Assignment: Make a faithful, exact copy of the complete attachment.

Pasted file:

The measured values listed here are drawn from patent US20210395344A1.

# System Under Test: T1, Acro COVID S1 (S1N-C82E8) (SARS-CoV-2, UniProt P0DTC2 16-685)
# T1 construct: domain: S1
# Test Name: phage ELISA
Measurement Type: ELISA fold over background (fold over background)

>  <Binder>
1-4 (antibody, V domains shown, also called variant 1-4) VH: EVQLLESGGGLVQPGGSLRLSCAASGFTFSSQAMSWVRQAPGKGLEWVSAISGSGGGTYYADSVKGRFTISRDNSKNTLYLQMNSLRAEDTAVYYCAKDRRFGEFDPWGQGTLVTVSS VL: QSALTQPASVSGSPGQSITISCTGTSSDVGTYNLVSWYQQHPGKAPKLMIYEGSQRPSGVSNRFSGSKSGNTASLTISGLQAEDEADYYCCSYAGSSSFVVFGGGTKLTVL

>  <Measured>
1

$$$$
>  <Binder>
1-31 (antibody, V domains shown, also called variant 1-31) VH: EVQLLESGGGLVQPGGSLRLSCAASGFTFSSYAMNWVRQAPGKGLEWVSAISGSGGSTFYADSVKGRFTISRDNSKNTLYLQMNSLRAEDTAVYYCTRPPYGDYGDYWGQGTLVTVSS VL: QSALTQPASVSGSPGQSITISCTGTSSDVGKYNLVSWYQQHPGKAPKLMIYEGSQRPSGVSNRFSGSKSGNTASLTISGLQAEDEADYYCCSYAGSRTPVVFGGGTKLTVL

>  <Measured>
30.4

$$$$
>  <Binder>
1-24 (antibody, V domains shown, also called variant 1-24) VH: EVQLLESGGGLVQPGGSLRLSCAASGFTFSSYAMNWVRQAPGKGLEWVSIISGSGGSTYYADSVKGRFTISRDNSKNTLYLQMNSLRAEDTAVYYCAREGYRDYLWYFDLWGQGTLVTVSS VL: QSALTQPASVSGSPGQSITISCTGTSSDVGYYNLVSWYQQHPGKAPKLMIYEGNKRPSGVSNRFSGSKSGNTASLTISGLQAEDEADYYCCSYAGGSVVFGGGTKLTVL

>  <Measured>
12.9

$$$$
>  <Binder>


The measured values listed here are drawn from patent US20210395344A1.

# System Under Test: T1, Acro COVID S1 (S1N-C82E8) (SARS-CoV-2, UniProt P0DTC2 16-685)
# T1 construct: domain: S1
# Test Name: phage ELISA
Measurement Type: ELISA fold over background (fold over background)

>  <Binder>
1-4 (antibody, V domains shown, also called variant 1-4) VH: EVQLLESGGGLVQPGGSLRLSCAASGFTFSSQAMSWVRQAPGKGLEWVSAISGSGGGTYYADSVKGRFTISRDNSKNTLYLQMNSLRAEDTAVYYCAKDRRFGEFDPWGQGTLVTVSS VL: QSALTQPASVSGSPGQSITISCTGTSSDVGTYNLVSWYQQHPGKAPKLMIYEGSQRPSGVSNRFSGSKSGNTASLTISGLQAEDEADYYCCSYAGSSSFVVFGGGTKLTVL

>  <Measured>
1

$$$$
>  <Binder>
1-31 (antibody, V domains shown, also called variant 1-31) VH: EVQLLESGGGLVQPGGSLRLSCAASGFTFSSYAMNWVRQAPGKGLEWVSAISGSGGSTFYADSVKGRFTISRDNSKNTLYLQMNSLRAEDTAVYYCTRPPYGDYGDYWGQGTLVTVSS VL: QSALTQPASVSGSPGQSITISCTGTSSDVGKYNLVSWYQQHPGKAPKLMIYEGSQRPSGVSNRFSGSKSGNTASLTISGLQAEDEADYYCCSYAGSRTPVVFGGGTKLTVL

>  <Measured>
30.4

$$$$
>  <Binder>
1-24 (antibody, V domains shown, also called variant 1-24) VH: EVQLLESGGGLVQPGGSLRLSCAASGFTFSSYAMNWVRQAPGKGLEWVSIISGSGGSTYYADSVKGRFTISRDNSKNTLYLQMNSLRAEDTAVYYCAREGYRDYLWYFDLWGQGTLVTVSS VL: QSALTQPASVSGSPGQSITISCTGTSSDVGYYNLVSWYQQHPGKAPKLMIYEGNKRPSGVSNRFSGSKSGNTASLTISGLQAEDEADYYCCSYAGGSVVFGGGTKLTVL

>  <Measured>
12.9

$$$$
>  <Binder>